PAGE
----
Many in the world of classical music thought that Andre Previn was the example to follow. He was a virtuoso where classical music was concerned, but then he also composed music for films and was a celebrity presence on television where he connected with audiences on a regular basis.
Since the end of the second world war, the classical forms in the west have been drawing smaller audiences, particularly failing to resonate with the young. The reasons could be many, the most notable being the dominant American influence that did not have a past to fall back upon. With its melting pot of culture it created everything anew. The African strain led to jazz, the emerging groups that formed the bedrock of its culture relied on country music, while the small urban leadership in the developing towns coalesced it with the memories of European classical music heritage. A new recipe was concocted to be savoured favourably across the world in alliance with its growing political clout.
The image of a composer in the west was not that of a showman or an unabashed promoter of his own greatness. Living in an age right till the twentieth century when the main patron was the monarch, albeit with shrinking resources, the composer/ musician did not have to cater to a large and diverse audience. There were no mass audiences accessed through media openings which could be understood and then exploited. The patron’s approval and support was critical and that ensured the survival and popularity of the musician. Some who by temperament were unsuitable to take up these roles created great music but lived miserable lives only to be recognised and acknowledged retrospectively.
Andre Previn a young exile from Nazi Germany, had little but his musical talent to help him on his way. While still a teenager, he was earning money working as an arranger and orchestrator for MGM, getting to meet the great stars of the day on the studio lot and at parties where he would play jazz piano. Before the age of thirty-six he had made four Oscar acceptance speeches for his work on films including Gigi and My Fair Lady. In all, he was nominated eleven times and won the Oscar four of those times.
He was introduced to the non-western world because of his achievements in film music. In the non-western world it was actually a very small initiated audience, a few connoisseurs who kept themselves abreast of the development in music in Europe and the Americas, especially of its classical forms. It also had to do with resources: a trip to the west helped get in synch with the music culture there which was becoming more and more exclusive by the year. As popular music took over it also became cheaper to acquire because of economies of scale and mass production techniques.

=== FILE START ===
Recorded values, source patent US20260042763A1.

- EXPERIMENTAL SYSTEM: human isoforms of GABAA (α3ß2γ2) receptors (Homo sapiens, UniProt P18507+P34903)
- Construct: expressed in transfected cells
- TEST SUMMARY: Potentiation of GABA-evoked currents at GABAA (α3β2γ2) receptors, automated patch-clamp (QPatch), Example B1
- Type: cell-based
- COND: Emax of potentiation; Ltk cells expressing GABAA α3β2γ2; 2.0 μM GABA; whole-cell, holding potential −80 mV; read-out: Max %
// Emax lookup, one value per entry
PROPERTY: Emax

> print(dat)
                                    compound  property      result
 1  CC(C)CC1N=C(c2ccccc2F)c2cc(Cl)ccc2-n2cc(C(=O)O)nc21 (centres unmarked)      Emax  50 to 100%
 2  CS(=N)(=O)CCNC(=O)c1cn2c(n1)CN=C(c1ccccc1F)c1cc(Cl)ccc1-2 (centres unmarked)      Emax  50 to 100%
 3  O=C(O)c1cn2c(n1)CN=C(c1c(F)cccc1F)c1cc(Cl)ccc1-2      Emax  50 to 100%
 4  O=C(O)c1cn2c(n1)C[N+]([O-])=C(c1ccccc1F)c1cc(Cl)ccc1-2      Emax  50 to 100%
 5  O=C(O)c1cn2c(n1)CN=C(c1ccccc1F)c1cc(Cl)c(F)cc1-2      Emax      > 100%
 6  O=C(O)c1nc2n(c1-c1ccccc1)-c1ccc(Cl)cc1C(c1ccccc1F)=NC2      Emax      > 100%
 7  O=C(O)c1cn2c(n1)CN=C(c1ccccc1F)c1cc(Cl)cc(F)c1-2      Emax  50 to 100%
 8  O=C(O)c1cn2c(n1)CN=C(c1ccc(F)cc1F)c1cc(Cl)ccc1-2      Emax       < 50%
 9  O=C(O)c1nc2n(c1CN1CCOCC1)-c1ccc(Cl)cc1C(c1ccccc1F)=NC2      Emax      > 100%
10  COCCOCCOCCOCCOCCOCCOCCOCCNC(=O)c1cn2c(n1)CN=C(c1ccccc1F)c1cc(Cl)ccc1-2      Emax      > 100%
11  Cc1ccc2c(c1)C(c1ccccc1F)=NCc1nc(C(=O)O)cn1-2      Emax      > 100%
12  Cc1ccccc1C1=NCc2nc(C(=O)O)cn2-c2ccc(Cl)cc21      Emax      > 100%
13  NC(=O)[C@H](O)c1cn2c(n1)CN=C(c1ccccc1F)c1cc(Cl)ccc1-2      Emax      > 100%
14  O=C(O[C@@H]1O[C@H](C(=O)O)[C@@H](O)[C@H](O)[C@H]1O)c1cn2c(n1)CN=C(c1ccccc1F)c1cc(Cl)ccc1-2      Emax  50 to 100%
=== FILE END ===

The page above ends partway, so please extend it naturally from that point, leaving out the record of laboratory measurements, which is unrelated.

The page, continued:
When Previn took charge of the London Symphony Orchestra in 1968, he was a very contemporary kind of musical leader. He was a man used to photographers, press conferences and ranks of fans gathered outside stage doors. All of this he could use to promote both himself and the broader cause of classical music. Many thought he was style over substance but he was a major musical figure. His accounts of the Rachmaninov piano concertos and the symphonies of Vaughan Williams were proof enough of that. He was also the conductor for Houston Symphony Orchestra, Los Angeles Philharmonic Orchestra, Royal Philharmonic Orchestra, Pittsburg Philharmonic Orchestra. The Boxset CBS and RCA released last year gave some clue to his prolific nature as a recording artist – it contains 55 CDs, but is far from exhaustive; he made more than 500 recordings.
Television was a medium that the conductor understood completely. Over the years, he hosted more than two dozen editions of Andre Previn’s Music Night, a shiny-floor and light entertainment show in which the star guests were the players of the London Symphony Orchestra. Previn was the ensemble’s chief conductor. Eschewing formal concert dress for open-necked shirts and casual trousers, they performed popular classics introduced with a light touch by the maestro. In 1977 André Previn was so famous that he had his own chat show on BBC1.
Our classical musicians too have struggled with smaller audiences and have tried to come to terms with media outlets and their resultant compulsions. After having lost the patronage of the princely states they were left to whither on the vine in Pakistan while in India the state took up their cause in the name of continuing with the grand cultural narrative of an ancient civilization.
Ravi Shanker and Allah Rakha were the first to explore the possibility of garnering larger audiences particularly from other than the subcontinent and their acceptance and media blitz had a positive fallout on local audiences where many just namedropped to appear among the most trendy. Andre Previn also did recordings with Ravi Shanker.
It all changed with the communities living in the west from the Carribean and later the subcontinent who created a new kind of music with rapping. It was a European answer to jazz but in an inverse manner. In jazz the musical sounds remained very African while the lyrics were substituted by English or a slang spoken in the southern United States, while in rap the sounds were English/European but the lyrics were of the languages spoken in the subcontinent or the Carribean, a mixture of sorts a kind of a mock irreverent take on the conditions of these communities as they lived there.
But in the last two decades or so with the everyday use of the internet and television channels the music culture and the definitions about genre and forms have become too eclectic to be given a name. Andre Previn was probably one of those who understood the eclectic future of the times to come, and was able to juggle successfully a number of demanding roles.
Andre Previn died on February 28, 2019